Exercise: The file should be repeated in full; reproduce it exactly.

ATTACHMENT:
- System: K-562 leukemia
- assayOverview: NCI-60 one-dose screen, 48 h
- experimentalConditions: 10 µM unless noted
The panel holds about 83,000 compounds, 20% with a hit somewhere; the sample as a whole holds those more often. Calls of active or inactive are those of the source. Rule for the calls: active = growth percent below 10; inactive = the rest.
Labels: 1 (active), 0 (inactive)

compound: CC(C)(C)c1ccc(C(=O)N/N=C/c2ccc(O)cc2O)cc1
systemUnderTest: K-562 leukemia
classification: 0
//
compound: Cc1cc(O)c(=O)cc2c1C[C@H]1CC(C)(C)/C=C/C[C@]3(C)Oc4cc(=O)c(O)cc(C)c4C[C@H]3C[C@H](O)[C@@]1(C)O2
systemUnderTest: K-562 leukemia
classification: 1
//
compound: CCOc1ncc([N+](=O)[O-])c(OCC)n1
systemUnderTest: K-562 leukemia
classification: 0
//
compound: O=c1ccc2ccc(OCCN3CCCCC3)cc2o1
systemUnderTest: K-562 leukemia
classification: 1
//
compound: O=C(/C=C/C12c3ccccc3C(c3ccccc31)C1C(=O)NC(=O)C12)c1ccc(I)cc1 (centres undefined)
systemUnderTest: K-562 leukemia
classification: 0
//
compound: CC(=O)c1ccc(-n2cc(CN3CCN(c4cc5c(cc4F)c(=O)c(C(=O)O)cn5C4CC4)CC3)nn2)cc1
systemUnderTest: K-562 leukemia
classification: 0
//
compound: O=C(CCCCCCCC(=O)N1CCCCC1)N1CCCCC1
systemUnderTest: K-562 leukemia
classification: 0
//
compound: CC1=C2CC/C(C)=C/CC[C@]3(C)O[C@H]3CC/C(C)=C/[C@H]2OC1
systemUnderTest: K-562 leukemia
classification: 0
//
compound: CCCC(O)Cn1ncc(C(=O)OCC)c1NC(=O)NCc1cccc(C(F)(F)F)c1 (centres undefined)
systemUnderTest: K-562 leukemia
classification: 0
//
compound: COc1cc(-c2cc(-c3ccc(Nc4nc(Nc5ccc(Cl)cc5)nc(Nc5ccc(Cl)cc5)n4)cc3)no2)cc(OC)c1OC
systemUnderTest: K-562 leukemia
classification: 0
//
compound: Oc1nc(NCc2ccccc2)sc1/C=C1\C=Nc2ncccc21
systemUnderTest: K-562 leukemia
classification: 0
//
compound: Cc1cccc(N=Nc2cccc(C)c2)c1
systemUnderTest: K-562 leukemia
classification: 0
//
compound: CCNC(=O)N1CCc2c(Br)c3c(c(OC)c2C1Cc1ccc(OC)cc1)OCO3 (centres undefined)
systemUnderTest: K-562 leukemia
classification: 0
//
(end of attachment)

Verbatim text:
- System: K-562 leukemia
- assayOverview: NCI-60 one-dose screen, 48 h
- experimentalConditions: 10 µM unless noted
The panel holds about 83,000 compounds, 20% with a hit somewhere; the sample as a whole holds those more often. Calls of active or inactive are those of the source. Rule for the calls: active = growth percent below 10; inactive = the rest.
Labels: 1 (active), 0 (inactive)

compound: CC(C)(C)c1ccc(C(=O)N/N=C/c2ccc(O)cc2O)cc1
systemUnderTest: K-562 leukemia
classification: 0
//
compound: Cc1cc(O)c(=O)cc2c1C[C@H]1CC(C)(C)/C=C/C[C@]3(C)Oc4cc(=O)c(O)cc(C)c4C[C@H]3C[C@H](O)[C@@]1(C)O2
systemUnderTest: K-562 leukemia
classification: 1
//
compound: CCOc1ncc([N+](=O)[O-])c(OCC)n1
systemUnderTest: K-562 leukemia
classification: 0
//
compound: O=c1ccc2ccc(OCCN3CCCCC3)cc2o1
systemUnderTest: K-562 leukemia
classification: 1
//
compound: O=C(/C=C/C12c3ccccc3C(c3ccccc31)C1C(=O)NC(=O)C12)c1ccc(I)cc1 (centres undefined)
systemUnderTest: K-562 leukemia
classification: 0
//
compound: CC(=O)c1ccc(-n2cc(CN3CCN(c4cc5c(cc4F)c(=O)c(C(=O)O)cn5C4CC4)CC3)nn2)cc1
systemUnderTest: K-562 leukemia
classification: 0
//
compound: O=C(CCCCCCCC(=O)N1CCCCC1)N1CCCCC1
systemUnderTest: K-562 leukemia
classification: 0
//
compound: CC1=C2CC/C(C)=C/CC[C@]3(C)O[C@H]3CC/C(C)=C/[C@H]2OC1
systemUnderTest: K-562 leukemia
classification: 0
//
compound: CCCC(O)Cn1ncc(C(=O)OCC)c1NC(=O)NCc1cccc(C(F)(F)F)c1 (centres undefined)
systemUnderTest: K-562 leukemia
classification: 0
//
compound: COc1cc(-c2cc(-c3ccc(Nc4nc(Nc5ccc(Cl)cc5)nc(Nc5ccc(Cl)cc5)n4)cc3)no2)cc(OC)c1OC
systemUnderTest: K-562 leukemia
classification: 0
//
compound: Oc1nc(NCc2ccccc2)sc1/C=C1\C=Nc2ncccc21
systemUnderTest: K-562 leukemia
classification: 0
//
compound: Cc1cccc(N=Nc2cccc(C)c2)c1
systemUnderTest: K-562 leukemia
classification: 0
//
compound: CCNC(=O)N1CCc2c(Br)c3c(c(OC)c2C1Cc1ccc(OC)cc1)OCO3 (centres undefined)
systemUnderTest: K-562 leukemia
classification: 0
//